Cooking isn’t like singing—you’re not born with a talent in the kitchen. That’s why so many professional chefs hit their stride in their thirties and forties, after years of training and more than a few willing taste-testers. Not Sam Davis. The new executive chef of the Garden & Gun Club, age twenty-seven, was perfecting his recipes in his tweens. “I grew up in a family of eight kids, and I’m number two,” Davis says. “So I learned to cook for my family at a young age.”
Having a large kitchen garden behind his parents’ Atlanta home only helped the budding chef. Davis experimented with homegrown herbs and vegetables, and by the time he enrolled in—and eventually aced—a high school culinary program in Florida, where his family had moved, he was a confident home cook. He later returned to his native city and earned a degree in culinary arts from the Art Institute of Atlanta. Jobs in the city’s best kitchens followed—at Revival, Gunshow, Atlas, and Lazy Betty.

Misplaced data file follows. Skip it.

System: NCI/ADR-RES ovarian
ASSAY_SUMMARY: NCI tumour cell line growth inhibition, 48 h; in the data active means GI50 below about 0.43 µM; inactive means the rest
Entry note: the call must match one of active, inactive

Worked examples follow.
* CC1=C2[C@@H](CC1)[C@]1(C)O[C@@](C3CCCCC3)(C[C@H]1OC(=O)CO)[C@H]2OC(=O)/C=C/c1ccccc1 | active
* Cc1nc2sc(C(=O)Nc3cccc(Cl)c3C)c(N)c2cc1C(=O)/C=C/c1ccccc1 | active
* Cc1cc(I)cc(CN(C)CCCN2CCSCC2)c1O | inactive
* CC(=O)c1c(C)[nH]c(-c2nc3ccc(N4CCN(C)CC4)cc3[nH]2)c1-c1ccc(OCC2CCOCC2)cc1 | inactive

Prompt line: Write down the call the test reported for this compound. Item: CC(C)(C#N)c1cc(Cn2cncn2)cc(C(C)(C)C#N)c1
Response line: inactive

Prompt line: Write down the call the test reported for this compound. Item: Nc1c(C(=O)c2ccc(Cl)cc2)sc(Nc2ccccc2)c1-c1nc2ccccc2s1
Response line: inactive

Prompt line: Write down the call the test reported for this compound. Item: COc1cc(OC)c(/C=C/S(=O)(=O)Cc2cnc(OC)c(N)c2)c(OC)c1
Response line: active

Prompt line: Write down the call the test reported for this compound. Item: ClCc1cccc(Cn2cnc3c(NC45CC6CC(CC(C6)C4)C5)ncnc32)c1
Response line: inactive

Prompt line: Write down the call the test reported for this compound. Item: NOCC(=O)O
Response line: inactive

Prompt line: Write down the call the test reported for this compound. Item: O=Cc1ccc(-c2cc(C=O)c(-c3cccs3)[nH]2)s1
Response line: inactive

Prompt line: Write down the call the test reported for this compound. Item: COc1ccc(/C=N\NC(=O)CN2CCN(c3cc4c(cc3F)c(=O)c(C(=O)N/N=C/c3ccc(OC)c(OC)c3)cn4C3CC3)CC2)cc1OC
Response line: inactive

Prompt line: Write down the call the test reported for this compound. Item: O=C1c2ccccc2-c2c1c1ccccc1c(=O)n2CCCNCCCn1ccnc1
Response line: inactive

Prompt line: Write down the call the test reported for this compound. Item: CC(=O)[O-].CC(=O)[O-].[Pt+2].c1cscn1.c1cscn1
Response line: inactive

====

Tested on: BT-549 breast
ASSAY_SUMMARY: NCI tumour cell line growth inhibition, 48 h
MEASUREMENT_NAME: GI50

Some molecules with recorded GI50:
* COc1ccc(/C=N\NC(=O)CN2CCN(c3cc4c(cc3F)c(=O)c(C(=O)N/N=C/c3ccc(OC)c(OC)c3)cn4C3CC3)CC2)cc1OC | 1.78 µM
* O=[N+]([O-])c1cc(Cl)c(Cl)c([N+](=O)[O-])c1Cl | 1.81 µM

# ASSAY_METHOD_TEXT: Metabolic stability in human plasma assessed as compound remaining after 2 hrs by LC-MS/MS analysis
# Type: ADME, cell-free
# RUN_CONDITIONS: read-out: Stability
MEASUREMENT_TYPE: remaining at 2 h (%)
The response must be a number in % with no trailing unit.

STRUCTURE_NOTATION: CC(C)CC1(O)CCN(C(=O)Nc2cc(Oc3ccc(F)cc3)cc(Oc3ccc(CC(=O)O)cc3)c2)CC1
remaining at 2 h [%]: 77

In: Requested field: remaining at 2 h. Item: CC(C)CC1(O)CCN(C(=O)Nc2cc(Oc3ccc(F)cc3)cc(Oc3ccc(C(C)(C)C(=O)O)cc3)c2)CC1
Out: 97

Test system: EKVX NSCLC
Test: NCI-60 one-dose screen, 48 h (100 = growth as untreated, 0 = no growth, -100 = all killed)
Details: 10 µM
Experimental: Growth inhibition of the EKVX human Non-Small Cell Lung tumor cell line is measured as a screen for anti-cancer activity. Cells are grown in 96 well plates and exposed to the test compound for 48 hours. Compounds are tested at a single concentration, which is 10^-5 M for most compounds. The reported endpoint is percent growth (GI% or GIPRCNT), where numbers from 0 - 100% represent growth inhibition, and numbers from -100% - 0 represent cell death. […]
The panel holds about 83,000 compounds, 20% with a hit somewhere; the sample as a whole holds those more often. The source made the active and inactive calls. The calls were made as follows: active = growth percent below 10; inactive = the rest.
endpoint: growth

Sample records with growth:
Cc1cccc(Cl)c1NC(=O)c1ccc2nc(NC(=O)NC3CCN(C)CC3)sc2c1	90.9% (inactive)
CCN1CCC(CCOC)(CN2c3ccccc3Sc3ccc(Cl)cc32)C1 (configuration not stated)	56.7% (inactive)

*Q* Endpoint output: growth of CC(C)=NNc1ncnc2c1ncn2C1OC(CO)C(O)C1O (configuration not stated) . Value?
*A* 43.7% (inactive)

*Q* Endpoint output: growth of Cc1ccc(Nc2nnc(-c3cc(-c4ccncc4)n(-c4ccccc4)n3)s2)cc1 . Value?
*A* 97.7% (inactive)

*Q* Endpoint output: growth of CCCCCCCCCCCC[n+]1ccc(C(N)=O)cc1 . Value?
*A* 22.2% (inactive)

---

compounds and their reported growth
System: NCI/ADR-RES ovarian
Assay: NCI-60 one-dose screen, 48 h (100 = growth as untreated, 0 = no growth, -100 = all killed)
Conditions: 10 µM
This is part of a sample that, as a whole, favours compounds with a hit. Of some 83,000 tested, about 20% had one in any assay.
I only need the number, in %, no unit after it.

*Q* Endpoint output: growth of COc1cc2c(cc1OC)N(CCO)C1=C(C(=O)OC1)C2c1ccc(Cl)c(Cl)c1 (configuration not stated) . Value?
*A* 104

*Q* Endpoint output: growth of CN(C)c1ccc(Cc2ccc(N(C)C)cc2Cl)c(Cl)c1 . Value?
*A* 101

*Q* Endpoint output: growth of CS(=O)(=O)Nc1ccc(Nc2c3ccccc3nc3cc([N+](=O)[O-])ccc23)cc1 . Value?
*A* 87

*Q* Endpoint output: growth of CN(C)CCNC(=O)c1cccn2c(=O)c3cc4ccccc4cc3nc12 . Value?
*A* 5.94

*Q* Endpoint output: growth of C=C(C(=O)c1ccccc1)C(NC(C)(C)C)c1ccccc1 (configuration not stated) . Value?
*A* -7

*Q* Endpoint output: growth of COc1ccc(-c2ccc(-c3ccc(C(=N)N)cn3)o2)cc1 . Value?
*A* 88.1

Now leading his own culinary team at the Garden & Gun Club at the Battery Atlanta, he’s marrying his professional training with the creative license he enjoyed as a wunderkind home chef to deliver new twists on Southern classics. His version of shrimp and grits, for instance, substitutes coconut milk for heavy cream to brighten the time-honored dish with subtle tropical notes. The Creole sauce is also an homage to his African roots, he says. “Southern food is ever-evolving,” Davis says. “The food my generation is making is about taking our grandmas’ recipes and remixing them.”